Not long after this first cheese cave in a restaurant was up and running, we had a visit from a literary agent – Angela Miller. Terrance said that I would be the guy to write a book on cheese. Steve Jenkins’ Cheese Primer had been out for a couple of years and since its publication no other books on cheese for the wider market had come out. I worked with Angela on a proposal for a book and within a few months a contract was signed with Clarkson Potter for a book to be entitled The Cheese Plate.

In the meantime, Terrance found a space for a second restaurant on 32nd street off Park Avenue. This new restaurant would be, as its name implies, a cheese-centric restaurant. The Artisanal Brasserie et Fromagerie would be a little less formal than Picholine, and just a little less expensive, with that retail counter included. Instead of the labor-intensive classical cheese trolley service the guests could simply go up to the cheese counter and confer with the fromagers, or the fromager could come to the table and discuss cheese options with the guests, or the guests could simply refer to a cheese menu.

The Artisanal Brasserie et Fromagerie opened in early 2001 to wide acclaim. The interior was designed by Adam Tihany to look like a brasserie in Paris, and indeed it did. The restaurant also had more seating than Picholine, quite a bit more – another reason why the cheese trolley service might be problematic. Having learned from the successes as well as the limitations of the Picholine program, it was evident that one well-functioning cheese cave is good but it would be better to have multiple caves, with each set to specific temperatures and humidity levels for different families of cheeses.

As it turned out, we could have made the space one large cheese depot with much larger caves. We had chefs, restaurateurs, caterers, airlines and others coming into the restaurant just for the cheeses. The restaurant itself was busy too, in a neighborhood that seemed a little tired and where the sidewalks seemed to roll up after dusk. With a growing residential population in the area the opening of the restaurant was welcomed with open arms, and the offices above it and surrounding it made Artisanal their preferred dining room. Of course it made no sense to convert this new and popular restaurant into that cheese depot; instead the idea of a cheese “center” was conceived, with much larger and more state-of-the-art cheese maturing caves, as well as a classroom for teaching classes and for hosting private cheese-themed events.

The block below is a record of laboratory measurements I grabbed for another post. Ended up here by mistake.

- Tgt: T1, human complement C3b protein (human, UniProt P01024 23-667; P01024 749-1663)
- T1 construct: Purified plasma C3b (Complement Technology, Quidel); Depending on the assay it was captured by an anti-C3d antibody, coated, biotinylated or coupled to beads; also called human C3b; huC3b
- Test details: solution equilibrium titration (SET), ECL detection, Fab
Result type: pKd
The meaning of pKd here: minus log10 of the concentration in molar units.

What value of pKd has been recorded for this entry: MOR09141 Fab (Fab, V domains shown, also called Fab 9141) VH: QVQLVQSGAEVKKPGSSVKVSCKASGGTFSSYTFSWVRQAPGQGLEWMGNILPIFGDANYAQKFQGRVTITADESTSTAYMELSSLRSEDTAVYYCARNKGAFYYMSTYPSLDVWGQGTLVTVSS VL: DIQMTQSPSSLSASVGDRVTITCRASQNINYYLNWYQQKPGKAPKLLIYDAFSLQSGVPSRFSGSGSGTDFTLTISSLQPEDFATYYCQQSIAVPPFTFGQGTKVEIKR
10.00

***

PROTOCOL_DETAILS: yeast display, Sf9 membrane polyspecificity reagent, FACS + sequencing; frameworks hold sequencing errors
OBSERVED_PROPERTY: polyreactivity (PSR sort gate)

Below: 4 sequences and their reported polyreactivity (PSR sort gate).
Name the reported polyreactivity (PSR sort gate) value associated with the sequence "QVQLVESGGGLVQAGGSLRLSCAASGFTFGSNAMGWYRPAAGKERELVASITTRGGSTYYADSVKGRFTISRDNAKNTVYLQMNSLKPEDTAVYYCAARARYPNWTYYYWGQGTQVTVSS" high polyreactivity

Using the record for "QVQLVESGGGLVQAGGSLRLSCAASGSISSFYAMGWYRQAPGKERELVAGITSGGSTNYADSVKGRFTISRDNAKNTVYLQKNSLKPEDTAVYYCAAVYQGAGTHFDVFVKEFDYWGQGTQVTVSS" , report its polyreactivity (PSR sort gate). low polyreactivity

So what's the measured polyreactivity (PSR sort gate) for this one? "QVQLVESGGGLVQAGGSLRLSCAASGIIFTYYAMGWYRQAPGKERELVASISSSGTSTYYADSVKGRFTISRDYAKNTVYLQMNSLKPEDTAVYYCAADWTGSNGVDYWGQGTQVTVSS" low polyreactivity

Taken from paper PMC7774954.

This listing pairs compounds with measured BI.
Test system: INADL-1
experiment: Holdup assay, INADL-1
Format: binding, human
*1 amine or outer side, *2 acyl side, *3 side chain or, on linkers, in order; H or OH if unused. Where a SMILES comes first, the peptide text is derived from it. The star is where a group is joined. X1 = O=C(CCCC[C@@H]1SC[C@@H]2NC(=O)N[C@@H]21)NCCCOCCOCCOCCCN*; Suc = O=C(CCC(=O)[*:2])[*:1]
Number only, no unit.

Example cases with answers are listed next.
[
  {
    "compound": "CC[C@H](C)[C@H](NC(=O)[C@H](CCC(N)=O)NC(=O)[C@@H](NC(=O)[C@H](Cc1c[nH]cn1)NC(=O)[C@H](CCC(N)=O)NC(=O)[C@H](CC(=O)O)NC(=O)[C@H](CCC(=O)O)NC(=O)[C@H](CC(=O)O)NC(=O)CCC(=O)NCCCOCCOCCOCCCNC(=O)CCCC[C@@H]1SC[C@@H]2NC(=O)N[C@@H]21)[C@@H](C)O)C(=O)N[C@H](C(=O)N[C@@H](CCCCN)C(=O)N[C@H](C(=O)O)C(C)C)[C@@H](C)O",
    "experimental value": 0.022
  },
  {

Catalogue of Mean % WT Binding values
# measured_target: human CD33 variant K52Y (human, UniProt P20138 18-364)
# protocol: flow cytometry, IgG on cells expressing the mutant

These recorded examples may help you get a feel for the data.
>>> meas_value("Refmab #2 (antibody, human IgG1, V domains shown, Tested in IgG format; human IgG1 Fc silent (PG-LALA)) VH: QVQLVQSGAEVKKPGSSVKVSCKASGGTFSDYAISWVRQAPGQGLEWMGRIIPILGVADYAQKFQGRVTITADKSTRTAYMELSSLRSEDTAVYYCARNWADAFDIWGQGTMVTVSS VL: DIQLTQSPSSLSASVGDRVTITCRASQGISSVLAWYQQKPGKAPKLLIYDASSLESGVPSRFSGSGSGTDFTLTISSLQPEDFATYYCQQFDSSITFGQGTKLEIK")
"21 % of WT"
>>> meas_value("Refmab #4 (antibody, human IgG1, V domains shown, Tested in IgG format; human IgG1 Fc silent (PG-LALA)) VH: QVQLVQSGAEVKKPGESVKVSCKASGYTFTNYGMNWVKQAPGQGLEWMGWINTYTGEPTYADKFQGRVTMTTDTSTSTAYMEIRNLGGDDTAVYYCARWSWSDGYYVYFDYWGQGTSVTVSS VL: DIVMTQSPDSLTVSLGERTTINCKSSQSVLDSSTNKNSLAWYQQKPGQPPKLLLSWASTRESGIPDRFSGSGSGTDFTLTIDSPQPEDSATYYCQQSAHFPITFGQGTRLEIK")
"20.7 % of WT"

Within a year of the restaurant’s opening The Cheese Plate was published with a book launch party held on premises. The book became a standard introduction to the world of cheese and a best-seller in the category. Picholine continued to be the cheese destination that it had been, but it catered to a more upscale clientele, Lincoln Center fans and the surrounding neighborhood. Having been the first, Picholine became more of a cheese “shrine” whereas the Artisanal Brasserie & Fromagerie became more of a “cathedral.” If it was the cathedral, there needed to be another unit to manage the aging, distribution and the education component. The need for a classroom was indicated by the popularity of cheese classes in the Big Apple. New Yorkers, as well as many out-of-towners, were becoming increasingly curious about cheese, so the need for a classroom was indicated as another revenue stream.

Daphne Zepos was hired to assist me with this little cheese empire. Picholine’s program often required two fromagers to manage its demand, and on busier nights a third person would be required: the lead fromager would make the initial presentation (following the waiting list on the “dance card”) and a second would then receive the order from the presenter, then the third person would deliver the cheese selections to the guests and go over its contents, and suggest suitable wine partners. The brasserie usually had the same number of fromagers: two at lunch, and three during dinner service. Daphne’s hiring helped grow the program at both restaurants, and she would be called upon to assist with the opening of the center.